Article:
that shares personal data about millions of U.S.-bound airline passengers a year. Information that potentially can be used includes "racial or ethnic origin, political opinions, religious or philosophical beliefs, trade union membership" and data about an individual's health, traveling partners and sexual orientation. "Even a request for a king-size bed at a hotel could be noted in the database." "E.U.'s privacy supervisor expressed 'grave concern
' over whether the rules 'will be fully compatible with European fundamental rights,' calling the arrangement 'without legal precedent.'"
posted by ericb
on Jul 28, 2007 -
At last, someone is going to take the legal route.
Italian authorities have issued arrest warrants for 22 CIA Agents suspected of involvement in the US kidnap/torture policy. "The new warrants allow for the suspects' detention anywhere in the 25-nation EU, a prosecutor said."
That's more lost clients for the European tourist industry.
posted by cassbrown1
on Dec 24, 2005 -
Long ago, in 1998, the EU looked at the future
"... The implications of vertical and horizontal proliferation of this technology and the need for an adequate political response by the EU, to ensure it neither threatens civil liberties in Europe, nor reaches the hands of tyrants."
posted by hank
on Jan 26, 2005 -
Shut Up! "The EU has requested that member states come to a standstill at noon today to observe a three-minute silence for victims of the Indian Ocean tsunami. Is this just a shallow, belated gesture - or the best way to show our solidarity?"
Blake Morrison of the Guardian asks. There's also an interesting "History of Silences" at the end of the article.
posted by The Ultimate Olympian
on Jan 5, 2005 -
New Power for 'Old Europe'
"Since the fall of the Berlin wall, the European Union has been steadily transforming itself from a facilitator of trade to a sophisticated geopolitical power with the teeth to back up its policies... Over the past decade, EU member states have ceded governing and enforcement authority to Brussels in areas ranging from environmental regulation to food safety, accounting standards, telecommunications policy and oversight of corporate mergers."
posted by Irontom
on Dec 13, 2004 -
So this is the new European world.
OK basically there is a new superpower in the world and damned if I can find anyone in my county seems to know or care..... but we're all about one mans untimely grisly death. Compare the world to the US
I think this may be a good indicator of the rifts that exist between us and the rest of humanity...
posted by Elim
on Jun 19, 2004 -
The European Union welcomes 10 new members!
As I write this, the celebrations have started as Cyprus, the Czech Republic, Estonia, Hungary, Latvia, Lithuania, Malta, Poland, Slovakia and Slovenia become members of the EU today.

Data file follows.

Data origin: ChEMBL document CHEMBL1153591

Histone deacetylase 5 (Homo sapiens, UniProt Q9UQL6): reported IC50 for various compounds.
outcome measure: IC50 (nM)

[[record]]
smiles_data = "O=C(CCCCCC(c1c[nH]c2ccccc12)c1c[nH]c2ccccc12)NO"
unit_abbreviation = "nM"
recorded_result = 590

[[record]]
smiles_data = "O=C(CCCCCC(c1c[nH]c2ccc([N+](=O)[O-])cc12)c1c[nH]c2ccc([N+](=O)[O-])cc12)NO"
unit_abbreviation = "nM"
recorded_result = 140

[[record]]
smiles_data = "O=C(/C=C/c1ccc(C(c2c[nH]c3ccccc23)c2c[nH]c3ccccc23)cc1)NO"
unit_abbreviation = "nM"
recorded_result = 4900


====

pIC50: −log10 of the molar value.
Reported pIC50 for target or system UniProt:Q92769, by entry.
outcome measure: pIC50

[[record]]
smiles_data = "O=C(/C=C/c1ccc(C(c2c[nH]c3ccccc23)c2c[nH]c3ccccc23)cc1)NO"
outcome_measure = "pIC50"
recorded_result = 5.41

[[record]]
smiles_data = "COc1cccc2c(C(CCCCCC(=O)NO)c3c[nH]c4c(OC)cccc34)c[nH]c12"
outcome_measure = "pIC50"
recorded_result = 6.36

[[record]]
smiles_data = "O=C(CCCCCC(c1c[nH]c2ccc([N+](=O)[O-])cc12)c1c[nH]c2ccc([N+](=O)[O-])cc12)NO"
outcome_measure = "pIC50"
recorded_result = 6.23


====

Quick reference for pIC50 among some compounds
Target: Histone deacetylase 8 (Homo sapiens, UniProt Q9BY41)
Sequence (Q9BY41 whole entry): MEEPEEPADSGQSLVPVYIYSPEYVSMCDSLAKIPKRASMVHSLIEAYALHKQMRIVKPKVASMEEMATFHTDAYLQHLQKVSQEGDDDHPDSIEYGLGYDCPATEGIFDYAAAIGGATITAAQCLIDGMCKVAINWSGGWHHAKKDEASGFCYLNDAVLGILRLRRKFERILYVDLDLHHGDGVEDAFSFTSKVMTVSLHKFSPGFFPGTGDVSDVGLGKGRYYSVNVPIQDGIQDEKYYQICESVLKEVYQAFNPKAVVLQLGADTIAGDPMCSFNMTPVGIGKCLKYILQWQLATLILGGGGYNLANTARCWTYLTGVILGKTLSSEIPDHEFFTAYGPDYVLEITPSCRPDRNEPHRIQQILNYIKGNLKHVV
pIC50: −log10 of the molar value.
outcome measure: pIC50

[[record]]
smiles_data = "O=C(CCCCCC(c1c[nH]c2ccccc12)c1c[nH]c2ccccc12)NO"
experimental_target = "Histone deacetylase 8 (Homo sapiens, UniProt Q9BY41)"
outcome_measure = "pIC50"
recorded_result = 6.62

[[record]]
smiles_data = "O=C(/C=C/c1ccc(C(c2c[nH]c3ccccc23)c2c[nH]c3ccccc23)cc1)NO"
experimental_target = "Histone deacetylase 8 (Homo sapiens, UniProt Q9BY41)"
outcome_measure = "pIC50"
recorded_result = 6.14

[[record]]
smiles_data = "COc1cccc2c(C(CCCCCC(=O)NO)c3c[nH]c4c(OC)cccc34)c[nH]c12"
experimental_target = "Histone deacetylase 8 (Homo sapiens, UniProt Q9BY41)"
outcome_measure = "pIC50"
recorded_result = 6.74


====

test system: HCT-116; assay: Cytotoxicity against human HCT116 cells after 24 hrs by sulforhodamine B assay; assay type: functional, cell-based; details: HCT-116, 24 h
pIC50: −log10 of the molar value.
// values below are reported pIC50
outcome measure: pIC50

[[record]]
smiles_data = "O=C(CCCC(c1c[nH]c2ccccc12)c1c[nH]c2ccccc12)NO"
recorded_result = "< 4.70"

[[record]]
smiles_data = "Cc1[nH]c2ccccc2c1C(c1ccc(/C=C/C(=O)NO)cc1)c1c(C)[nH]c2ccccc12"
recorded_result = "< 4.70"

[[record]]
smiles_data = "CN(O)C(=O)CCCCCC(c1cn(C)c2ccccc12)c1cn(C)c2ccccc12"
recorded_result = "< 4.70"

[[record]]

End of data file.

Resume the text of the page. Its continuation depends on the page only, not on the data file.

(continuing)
While some folks are gonna party like crazy
, others are warning of doom and gloom
What do you think? Will this have significant effects on global culture, politics, and economics - or will it merely represent a paper change within the rarefied world of European diplomats, with little other than localized effects on day to day life?
posted by MidasMulligan
on Apr 30, 2004 -
Italian spammers face jail
. The ruling follows estimates
by the European Commission that spam e-mails cost EU companies approximately 2.25bn euros in lost productivity last year.
posted by MintSauce
on Sep 4, 2003 -
The EU decides to expand
and I am obviously looking forward to reading about and discussing this event when i log in on metafilter this morning, only to find that this story has not been posted. This is probably one of the most important changes in the European political landscape since the Wall came down more than ten yeas ago and I must say I am a little disappointed with you all that it was not linked and discussed last night. Shape up metafilter!
posted by FidelDonson
on Dec 14, 2002 -
Have the anti-Euro lobby shot themselves in the foot?
A video promoting opposition to the UK joing the Euro has been critisized for including a spoof of Hitler praising the currency. It's attracted publicity for the campaign, all right, but has it unmasked the "No" campaign as anti-Europe "little Englanders"? (Guardian link)
posted by salmacis
on Jul 3, 2002 -
eu seeks closer ties to iran
This approach has got to be better than calling states 'evil'. This is the same as the US keeping links with China, a less than perfect regime, and one that could be called a sponsor of terrorism.
" Mr Patten told the BBC: "It can't seriously be anybody's idea of a good way of promoting stability in the region to think that we should isolate and cut Iran off for ever."
He said there should be recognition of the strength of the reform movement and be aware that there were other elements which were far less friendly to the West.
"If you don't talk to the reasonable people, you fetch up with fewer reasonable people to talk to."
it's been over a decade since i was in Iran (1992) and the reformers/moderates ahve gained very significant ground since then. The Axis of Evil speech did tremendous harm for moderate Iranians, as it seemed to justify the hardliners stance on the west.
posted by quarsan
on Jun 17, 2002 -
So the rich get richer? Or just another bleeding heart.
EU and US selling poor down the river
Oxfam report accuses west of double standards on trade
The European Union and the United States are robbing the world's poor of billions of dollars each year in export earnings by preaching free trade while protecting their own markets, development campaigners claim today.
posted by onegoodmove
on Apr 11, 2002 -
Press sez "good", public sez "bad"
I'm not posting this story to discuss Bush's EU tour (lord knows we've done that one to death), but rather to examine this line: "Mr. Bush's European tour, though it drew largely upbeat news coverage, did not appear to help him in the eyes of the public." I'm a pretty big believer that the media (oh, let's just go ahead and capitalize it: "The Media") plays a huge role is shaping public perceptions of politicians, and I too thought the coverage of Bush's EU trip was pretty positive -- certainly in comparison to the "he's gonna go over there and get suckerpunched" predictions they were running before his departure. And, still, his numbers go down. What do you think? How large an influence does The Media really have? Does the public just believe what Peter Jennings tells 'em, or is it possible that, *gasp*, they can think for themselves?
posted by Shadowkeeper
on Jun 21, 2001 -
Euro-court outlaws criticism of EU,
and thus demonstrates what inevitably will happen when most European governments have communists(or "former communists") on board. PS: beware that any reply to this tread could be seen upon as additional critisism against the Holy Union...
posted by frednorman
on Mar 7, 2001 -